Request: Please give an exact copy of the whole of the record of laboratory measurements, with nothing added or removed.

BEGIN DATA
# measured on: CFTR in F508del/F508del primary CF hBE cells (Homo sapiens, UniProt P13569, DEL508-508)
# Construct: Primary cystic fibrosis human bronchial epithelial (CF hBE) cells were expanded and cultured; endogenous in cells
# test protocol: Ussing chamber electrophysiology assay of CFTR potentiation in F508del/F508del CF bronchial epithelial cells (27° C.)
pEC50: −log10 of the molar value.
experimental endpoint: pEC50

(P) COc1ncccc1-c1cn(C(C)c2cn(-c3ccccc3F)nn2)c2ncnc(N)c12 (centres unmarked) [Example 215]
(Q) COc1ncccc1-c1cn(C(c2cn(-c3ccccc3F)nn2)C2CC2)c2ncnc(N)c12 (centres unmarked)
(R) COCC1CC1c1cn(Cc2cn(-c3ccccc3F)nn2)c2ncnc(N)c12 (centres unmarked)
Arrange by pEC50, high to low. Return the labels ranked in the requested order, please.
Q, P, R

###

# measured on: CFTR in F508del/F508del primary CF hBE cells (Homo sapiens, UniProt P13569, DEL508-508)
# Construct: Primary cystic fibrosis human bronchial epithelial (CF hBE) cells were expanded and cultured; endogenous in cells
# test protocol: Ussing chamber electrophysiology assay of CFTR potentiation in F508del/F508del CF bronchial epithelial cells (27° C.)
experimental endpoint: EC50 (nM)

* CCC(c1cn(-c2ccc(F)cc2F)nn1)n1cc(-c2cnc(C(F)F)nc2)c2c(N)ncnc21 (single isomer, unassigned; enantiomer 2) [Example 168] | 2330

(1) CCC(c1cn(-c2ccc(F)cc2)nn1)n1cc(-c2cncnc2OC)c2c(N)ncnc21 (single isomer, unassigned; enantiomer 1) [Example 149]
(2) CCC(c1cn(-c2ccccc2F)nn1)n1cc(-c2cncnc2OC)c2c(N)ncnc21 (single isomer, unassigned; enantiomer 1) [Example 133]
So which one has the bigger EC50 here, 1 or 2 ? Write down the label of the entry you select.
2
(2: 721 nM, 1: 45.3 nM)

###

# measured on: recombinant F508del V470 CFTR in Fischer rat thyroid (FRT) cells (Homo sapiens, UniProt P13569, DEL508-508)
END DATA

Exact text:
# measured on: CFTR in F508del/F508del primary CF hBE cells (Homo sapiens, UniProt P13569, DEL508-508)
# Construct: Primary cystic fibrosis human bronchial epithelial (CF hBE) cells were expanded and cultured; endogenous in cells
# test protocol: Ussing chamber electrophysiology assay of CFTR potentiation in F508del/F508del CF bronchial epithelial cells (27° C.)
pEC50: −log10 of the molar value.
experimental endpoint: pEC50

(P) COc1ncccc1-c1cn(C(C)c2cn(-c3ccccc3F)nn2)c2ncnc(N)c12 (centres unmarked) [Example 215]
(Q) COc1ncccc1-c1cn(C(c2cn(-c3ccccc3F)nn2)C2CC2)c2ncnc(N)c12 (centres unmarked)
(R) COCC1CC1c1cn(Cc2cn(-c3ccccc3F)nn2)c2ncnc(N)c12 (centres unmarked)
Arrange by pEC50, high to low. Return the labels ranked in the requested order, please.
Q, P, R

###

# measured on: CFTR in F508del/F508del primary CF hBE cells (Homo sapiens, UniProt P13569, DEL508-508)
# Construct: Primary cystic fibrosis human bronchial epithelial (CF hBE) cells were expanded and cultured; endogenous in cells
# test protocol: Ussing chamber electrophysiology assay of CFTR potentiation in F508del/F508del CF bronchial epithelial cells (27° C.)
experimental endpoint: EC50 (nM)

* CCC(c1cn(-c2ccc(F)cc2F)nn1)n1cc(-c2cnc(C(F)F)nc2)c2c(N)ncnc21 (single isomer, unassigned; enantiomer 2) [Example 168] | 2330

(1) CCC(c1cn(-c2ccc(F)cc2)nn1)n1cc(-c2cncnc2OC)c2c(N)ncnc21 (single isomer, unassigned; enantiomer 1) [Example 149]
(2) CCC(c1cn(-c2ccccc2F)nn1)n1cc(-c2cncnc2OC)c2c(N)ncnc21 (single isomer, unassigned; enantiomer 1) [Example 133]
So which one has the bigger EC50 here, 1 or 2 ? Write down the label of the entry you select.
2
(2: 721 nM, 1: 45.3 nM)

###

# measured on: recombinant F508del V470 CFTR in Fischer rat thyroid (FRT) cells (Homo sapiens, UniProt P13569, DEL508-508)